Those who get drunk for the first time before their fifteenth birthday are more likely to die prematurely than people who do not drink excessively or at least avoid getting drunk until they are older, a US study suggests.
Scientists believe early drinking may increase a person’s risk of suffering a life-threatening alcohol abuse disorder in later life.
Lead author Dr Hui Hu from the University of Florida, said: ‘Early onset of drinking and drunkenness are associated with alcohol use disorders and therefore may play a role in elevated alcohol use disorder-related mortality rates.’
Other experts add excessive alcohol-consumption at a young age can increase a person’s ‘risk-taking behavior’ and lead to mental health issues.
Researchers from the University of Florida analyzed the drinking habits and death records of almost 15,000 adults, who were followed for three decades.
The researchers examined data from the early 1980s that asked the participants if they had ever been drunk and how old they were when it first occurred.
At the time of the interviews, most participants were aged between 18 and 44-years-old.
Compared to study participants who said they never got drunk, those who did so at least once before they turned 15 were 47 percent more likely to die during the study period.
Getting drunk at 15 or older increased the risk of death during the study by 20 percent.
Some 61 percent of the study’s participants said they had been drunk at some point, with around 13 percent of first-time cases occurring before they turned 15.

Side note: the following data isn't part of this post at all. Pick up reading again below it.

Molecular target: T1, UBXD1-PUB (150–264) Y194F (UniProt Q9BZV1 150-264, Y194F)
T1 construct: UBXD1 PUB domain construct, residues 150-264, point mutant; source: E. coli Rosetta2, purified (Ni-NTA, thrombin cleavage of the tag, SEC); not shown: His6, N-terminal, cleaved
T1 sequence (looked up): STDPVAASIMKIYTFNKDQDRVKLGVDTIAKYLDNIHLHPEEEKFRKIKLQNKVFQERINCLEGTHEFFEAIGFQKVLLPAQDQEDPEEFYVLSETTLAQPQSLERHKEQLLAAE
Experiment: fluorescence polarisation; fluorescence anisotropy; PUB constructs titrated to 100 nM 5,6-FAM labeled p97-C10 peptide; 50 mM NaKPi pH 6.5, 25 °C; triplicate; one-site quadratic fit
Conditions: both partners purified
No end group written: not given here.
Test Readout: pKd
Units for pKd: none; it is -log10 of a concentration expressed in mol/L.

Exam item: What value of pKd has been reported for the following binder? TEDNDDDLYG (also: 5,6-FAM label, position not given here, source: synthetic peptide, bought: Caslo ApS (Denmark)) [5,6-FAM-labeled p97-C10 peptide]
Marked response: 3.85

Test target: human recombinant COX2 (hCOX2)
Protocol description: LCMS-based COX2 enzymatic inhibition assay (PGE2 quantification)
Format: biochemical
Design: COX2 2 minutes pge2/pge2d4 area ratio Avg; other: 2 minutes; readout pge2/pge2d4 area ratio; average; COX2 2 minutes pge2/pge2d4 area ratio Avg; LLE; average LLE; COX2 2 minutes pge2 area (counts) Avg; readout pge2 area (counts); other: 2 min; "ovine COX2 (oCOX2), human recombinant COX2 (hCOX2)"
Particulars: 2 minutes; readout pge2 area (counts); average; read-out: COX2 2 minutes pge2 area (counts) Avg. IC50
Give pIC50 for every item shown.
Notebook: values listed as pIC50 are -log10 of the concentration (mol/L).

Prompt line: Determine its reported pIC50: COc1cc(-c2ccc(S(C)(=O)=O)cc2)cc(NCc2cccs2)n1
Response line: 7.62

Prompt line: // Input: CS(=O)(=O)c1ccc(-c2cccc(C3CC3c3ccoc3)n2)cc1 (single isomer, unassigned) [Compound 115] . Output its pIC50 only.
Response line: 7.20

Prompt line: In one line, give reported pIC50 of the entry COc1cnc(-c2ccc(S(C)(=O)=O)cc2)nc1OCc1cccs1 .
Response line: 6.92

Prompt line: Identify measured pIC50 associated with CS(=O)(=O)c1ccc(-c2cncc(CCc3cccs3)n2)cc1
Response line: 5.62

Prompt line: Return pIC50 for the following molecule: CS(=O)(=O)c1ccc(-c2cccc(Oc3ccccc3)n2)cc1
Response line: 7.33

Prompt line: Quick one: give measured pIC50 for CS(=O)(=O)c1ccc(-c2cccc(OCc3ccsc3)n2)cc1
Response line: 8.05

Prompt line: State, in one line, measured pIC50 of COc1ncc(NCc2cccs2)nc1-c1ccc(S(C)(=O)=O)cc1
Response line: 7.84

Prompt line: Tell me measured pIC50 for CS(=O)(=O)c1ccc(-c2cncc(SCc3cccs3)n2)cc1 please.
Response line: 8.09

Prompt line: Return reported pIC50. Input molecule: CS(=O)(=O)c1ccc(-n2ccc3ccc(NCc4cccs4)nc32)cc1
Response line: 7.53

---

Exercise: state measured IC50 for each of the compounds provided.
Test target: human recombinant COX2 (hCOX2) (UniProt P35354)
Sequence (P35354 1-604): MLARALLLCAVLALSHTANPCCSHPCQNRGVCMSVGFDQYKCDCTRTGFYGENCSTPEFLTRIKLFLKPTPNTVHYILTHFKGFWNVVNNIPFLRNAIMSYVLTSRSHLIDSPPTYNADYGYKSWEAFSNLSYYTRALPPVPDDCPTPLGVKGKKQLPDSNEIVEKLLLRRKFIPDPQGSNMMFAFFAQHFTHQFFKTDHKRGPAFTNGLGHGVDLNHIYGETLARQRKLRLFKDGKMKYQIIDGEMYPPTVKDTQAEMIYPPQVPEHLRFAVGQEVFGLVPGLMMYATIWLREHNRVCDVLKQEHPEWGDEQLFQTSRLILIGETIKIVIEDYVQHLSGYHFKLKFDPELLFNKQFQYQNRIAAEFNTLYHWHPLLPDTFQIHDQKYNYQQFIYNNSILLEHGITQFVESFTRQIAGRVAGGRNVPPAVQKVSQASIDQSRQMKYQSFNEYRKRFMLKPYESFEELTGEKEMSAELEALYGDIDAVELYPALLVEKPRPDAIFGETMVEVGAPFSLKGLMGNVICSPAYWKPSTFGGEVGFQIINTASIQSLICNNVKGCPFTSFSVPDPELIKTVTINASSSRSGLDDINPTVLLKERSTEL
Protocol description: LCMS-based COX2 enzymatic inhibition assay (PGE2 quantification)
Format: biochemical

Of those who got drunk young, around 37 percent were suffering from an alcohol abuse disorder at the time of the interviews, compared to 11 percent of abuse sufferers who did not get intoxicated until they were older.
By the end of the study, 26 percent of those who got drunk young had died, compared to 23 percent of those who got drunk later and 19 percent who had never been inebriated.
Excessive drinking at a young age is thought to be linked to alcohol abuse in later life.
Dr Hu said: ‘Early onset of drinking and drunkenness are associated with alcohol use disorders and therefore may play a role in elevated alcohol use disorder-related mortality rates.’
Yet alcohol addiction may not be the only factor contributing to young drinkers’ early death risk.
Dr Hu said: ‘We found that an estimated 21 percent of the total effects of early drunkenness were mediated through alcohol use disorders, suggesting that many other factors in addition to alcohol use disorders may play important roles.’
Dr Michael Criqui, a public health researcher at the University of California, San Diego, who was not involved in the study, said: ‘We know that alcohol abuse leads to earlier mortality, but it is also possible that earlier abuse reflects other genetic or environmental characteristics that lead to earlier mortality.’
Early drunkenness may point to other factors such as risk-taking behavior, mental health issues or a lack of social or economic support that influences health and longevity, noted Dr. Gregory Marcus, a researcher at the University of California, San Francisco, who was not involved in the study.
Dr Marcus said: ‘No one should interpret these data to mean that their fate is sealed.
‘On the contrary, these findings are useful exactly because they may help us identify those at risk so we can prevent these adverse outcomes.’
Yet Mr Joy Bohyun Jang of the institute for social research at the University of Michigan, who was not involved in the study, added that the study demonstrates an early mortality risk exists even among people without alcohol addiction, which all drinkers should be aware of.
He said: ‘Those with alcohol use disorders may receive attention to their alcohol use behaviors by practitioners or they themselves may be cautious about their alcohol use.
‘But what this study tells us is that those without alcohol use disorder may need the same level of attention if they experience drunkenness early in their life.’